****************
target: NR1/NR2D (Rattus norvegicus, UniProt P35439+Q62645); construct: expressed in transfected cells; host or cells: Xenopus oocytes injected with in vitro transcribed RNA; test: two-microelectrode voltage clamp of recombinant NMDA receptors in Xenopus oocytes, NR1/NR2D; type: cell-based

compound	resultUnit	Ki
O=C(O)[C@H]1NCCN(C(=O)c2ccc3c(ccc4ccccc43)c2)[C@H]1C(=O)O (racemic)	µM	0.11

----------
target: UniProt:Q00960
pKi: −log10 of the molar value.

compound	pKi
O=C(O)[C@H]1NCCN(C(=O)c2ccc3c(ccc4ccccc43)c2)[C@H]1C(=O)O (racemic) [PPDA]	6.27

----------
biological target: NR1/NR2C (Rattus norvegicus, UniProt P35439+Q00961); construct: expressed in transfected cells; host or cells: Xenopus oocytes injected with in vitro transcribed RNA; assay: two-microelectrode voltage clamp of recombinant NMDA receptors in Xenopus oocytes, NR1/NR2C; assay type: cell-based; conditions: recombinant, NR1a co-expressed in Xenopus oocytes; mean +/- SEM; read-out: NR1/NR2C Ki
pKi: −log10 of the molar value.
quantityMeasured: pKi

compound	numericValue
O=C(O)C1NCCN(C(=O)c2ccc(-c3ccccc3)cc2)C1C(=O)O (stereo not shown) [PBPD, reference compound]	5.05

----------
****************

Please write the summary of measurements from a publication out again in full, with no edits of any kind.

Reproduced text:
target: NR1/NR2D (Rattus norvegicus, UniProt P35439+Q62645); construct: expressed in transfected cells; host or cells: Xenopus oocytes injected with in vitro transcribed RNA; test: two-microelectrode voltage clamp of recombinant NMDA receptors in Xenopus oocytes, NR1/NR2D; type: cell-based

compound	resultUnit	Ki
O=C(O)[C@H]1NCCN(C(=O)c2ccc3c(ccc4ccccc43)c2)[C@H]1C(=O)O (racemic)	µM	0.11

----------
target: UniProt:Q00960
pKi: −log10 of the molar value.

compound	pKi
O=C(O)[C@H]1NCCN(C(=O)c2ccc3c(ccc4ccccc43)c2)[C@H]1C(=O)O (racemic) [PPDA]	6.27

----------
biological target: NR1/NR2C (Rattus norvegicus, UniProt P35439+Q00961); construct: expressed in transfected cells; host or cells: Xenopus oocytes injected with in vitro transcribed RNA; assay: two-microelectrode voltage clamp of recombinant NMDA receptors in Xenopus oocytes, NR1/NR2C; assay type: cell-based; conditions: recombinant, NR1a co-expressed in Xenopus oocytes; mean +/- SEM; read-out: NR1/NR2C Ki
pKi: −log10 of the molar value.
quantityMeasured: pKi

compound	numericValue
O=C(O)C1NCCN(C(=O)c2ccc(-c3ccccc3)cc2)C1C(=O)O (stereo not shown) [PBPD, reference compound]	5.05

----------